12 Dec 2017
Posted by Andrew Kantor
The good news is that there are nine states with worse health than Georgia. But yeah, that means Georgia is ranked as the 10th worst state for overall health in the annual America’s Health Rankings from the United Health Foundation.
So what hurt our ranking? “Community and environment,” with the second-worst level of children in poverty, and low rankings for diseases like salmonella and chlamydia.
We didn’t do well for health policy, either — notably our high number of uninsured people (fourth worst in the country) and low funding for public health. And finally there’s “Clinical Care,” where Georgia ranked poorly for the number of children with low birth weight, plus a lack of dentists and primary care physicians. (Details here.)
Massachusetts and Hawai’i* topped the list, and Mississippi and Louisiana were at the bottom. Because we know you were wondering.
The company announced that its “commercially insured members” would not have to pay a thing to receive the anti-overdose drug. The logic: Co-pays were keeping people from getting it. “According to research from the drug manufacturer, nearly 35 percent of Aetna members prescribed Narcan between January to June 2017 did not pick up their prescription,” the company said. (Not clear: Does this cover both the nasal spray and the injector?)
Considering that in Georgia, patients do not need a prescription for naloxone, this means that someone with Aetna coverage can easily receive some to keep on hand in case a loved one is in danger of overdosing. (See GPhA.org/naloxone for details.)
The agency and Congress (both parties!) are planning an overhaul of the regs.
The issue is that rules for OTC products are created once and never budge — even when new information changes how the prescription version is used.
So, for example, prescription acetaminophen is limited to 325 mg per dose (you know, because of danger to the liver), while you can get it OTC with 500 mg or more.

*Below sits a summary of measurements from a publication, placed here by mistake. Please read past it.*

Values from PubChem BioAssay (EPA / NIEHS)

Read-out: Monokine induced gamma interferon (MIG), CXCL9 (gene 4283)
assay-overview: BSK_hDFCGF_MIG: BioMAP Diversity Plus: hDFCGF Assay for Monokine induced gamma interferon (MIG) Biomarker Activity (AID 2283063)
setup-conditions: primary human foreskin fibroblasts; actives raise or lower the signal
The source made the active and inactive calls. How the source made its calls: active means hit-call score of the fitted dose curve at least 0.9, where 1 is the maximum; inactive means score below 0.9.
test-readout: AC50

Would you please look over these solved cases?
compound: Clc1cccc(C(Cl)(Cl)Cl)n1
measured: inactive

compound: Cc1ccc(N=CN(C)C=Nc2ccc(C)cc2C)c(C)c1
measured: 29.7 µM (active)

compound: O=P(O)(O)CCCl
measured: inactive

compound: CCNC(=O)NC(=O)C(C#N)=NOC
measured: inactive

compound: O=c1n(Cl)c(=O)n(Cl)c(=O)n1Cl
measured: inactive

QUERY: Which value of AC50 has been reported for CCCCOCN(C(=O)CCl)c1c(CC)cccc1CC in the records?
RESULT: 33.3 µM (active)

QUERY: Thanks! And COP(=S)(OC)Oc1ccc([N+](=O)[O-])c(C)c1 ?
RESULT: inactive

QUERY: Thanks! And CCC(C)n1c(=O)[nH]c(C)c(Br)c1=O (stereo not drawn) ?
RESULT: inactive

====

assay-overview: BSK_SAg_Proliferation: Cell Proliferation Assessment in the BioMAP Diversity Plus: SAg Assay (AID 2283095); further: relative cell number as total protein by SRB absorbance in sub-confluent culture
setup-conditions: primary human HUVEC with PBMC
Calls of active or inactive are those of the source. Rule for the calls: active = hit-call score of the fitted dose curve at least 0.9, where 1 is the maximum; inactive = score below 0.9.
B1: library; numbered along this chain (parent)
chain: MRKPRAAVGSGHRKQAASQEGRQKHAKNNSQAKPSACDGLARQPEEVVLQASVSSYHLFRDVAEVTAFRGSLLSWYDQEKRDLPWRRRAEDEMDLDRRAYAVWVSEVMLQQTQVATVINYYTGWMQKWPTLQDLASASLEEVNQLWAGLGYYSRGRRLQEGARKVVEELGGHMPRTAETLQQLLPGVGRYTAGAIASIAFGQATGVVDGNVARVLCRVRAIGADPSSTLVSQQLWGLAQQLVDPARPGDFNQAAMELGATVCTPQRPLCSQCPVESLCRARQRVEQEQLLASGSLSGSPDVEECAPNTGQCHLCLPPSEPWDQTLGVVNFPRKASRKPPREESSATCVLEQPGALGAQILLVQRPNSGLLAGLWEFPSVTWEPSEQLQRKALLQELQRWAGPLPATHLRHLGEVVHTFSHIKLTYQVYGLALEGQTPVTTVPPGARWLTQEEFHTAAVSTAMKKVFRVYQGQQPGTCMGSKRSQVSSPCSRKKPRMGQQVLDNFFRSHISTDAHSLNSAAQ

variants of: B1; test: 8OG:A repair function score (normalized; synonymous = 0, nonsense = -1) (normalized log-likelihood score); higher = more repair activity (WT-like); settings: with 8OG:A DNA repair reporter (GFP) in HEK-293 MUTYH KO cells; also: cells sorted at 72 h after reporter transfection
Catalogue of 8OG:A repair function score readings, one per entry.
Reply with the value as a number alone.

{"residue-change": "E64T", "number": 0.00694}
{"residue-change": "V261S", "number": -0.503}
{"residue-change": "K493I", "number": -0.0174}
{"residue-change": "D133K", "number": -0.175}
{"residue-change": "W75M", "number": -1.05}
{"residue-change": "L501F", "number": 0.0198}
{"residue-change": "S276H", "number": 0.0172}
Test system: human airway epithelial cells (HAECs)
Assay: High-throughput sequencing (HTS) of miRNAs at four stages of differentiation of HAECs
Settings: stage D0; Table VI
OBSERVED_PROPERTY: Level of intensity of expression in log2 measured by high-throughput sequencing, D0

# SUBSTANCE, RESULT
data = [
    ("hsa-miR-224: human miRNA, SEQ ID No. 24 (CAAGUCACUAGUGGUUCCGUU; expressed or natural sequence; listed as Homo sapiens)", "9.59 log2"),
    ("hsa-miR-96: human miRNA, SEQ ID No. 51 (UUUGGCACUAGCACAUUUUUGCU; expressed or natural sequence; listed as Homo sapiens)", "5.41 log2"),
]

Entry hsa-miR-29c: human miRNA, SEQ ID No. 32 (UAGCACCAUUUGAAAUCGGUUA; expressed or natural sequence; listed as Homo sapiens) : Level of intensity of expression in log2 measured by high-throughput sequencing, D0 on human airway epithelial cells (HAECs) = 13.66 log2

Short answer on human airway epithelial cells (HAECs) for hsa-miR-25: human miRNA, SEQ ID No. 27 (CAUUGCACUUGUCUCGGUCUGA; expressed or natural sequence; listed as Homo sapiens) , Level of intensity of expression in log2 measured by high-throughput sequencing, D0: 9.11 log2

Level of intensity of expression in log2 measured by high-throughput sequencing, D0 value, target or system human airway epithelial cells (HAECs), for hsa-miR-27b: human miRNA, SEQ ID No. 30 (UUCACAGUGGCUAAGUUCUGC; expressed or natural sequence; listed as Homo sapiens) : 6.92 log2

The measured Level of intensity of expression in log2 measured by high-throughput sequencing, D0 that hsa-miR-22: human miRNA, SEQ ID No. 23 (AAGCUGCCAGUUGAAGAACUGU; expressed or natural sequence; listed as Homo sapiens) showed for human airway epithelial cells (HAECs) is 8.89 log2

The current regulatory process for over-the-counter, or OTC, drugs dates back to 1972, and is based on a simple but flawed assumption that most such products already on the market wouldn’t change much over time […] But the scientific understanding of the products — or the appropriate doses — is constantly evolving.
As flu season gets into full swing, let us not forget that it brings with it another, potentially worse condition: man flu.
[T]here’s a plethora of scientific studies out there suggesting that men are not “wimps.” Rather, they may have a weaker immune system that simply makes them respond differently to the illness.
Drug Channels’ Adam Fein says that, in 2016, drug spending didn’t grow nearly as fast as hospital and “professional care” (i.e., physician and clinical services).
Here’s his chart:
(Although, as at least one commenter pointed out, that only took into account outpatient drug spending. It’s not clear how much the increase in hospital spending can be attributed to drugs.)
GPhA is partnering with our friends at the UGA College of Pharmacy — we’re trying to get 500 pharmacists to complete a survey on naloxone dispensing and opioid misuse. The goal is to learn more about the issues pharmacists face when dealing with opioid overdose reversal.
The survey takes about 10 minutes to complete and it’s completely confidential. Please take the time to answer it — this kind of information can really make a difference!
When it comes to releasing clinical trial data, that would be Johnson & Johnson and Sanofi, both of which received perfect scores for clinical trial transparency.
We love the useful information that crops up on Medical News Today. For example, today’s edition covers both “What are the best ways to make yourself burp?” and “What to know about making yourself sneeze.”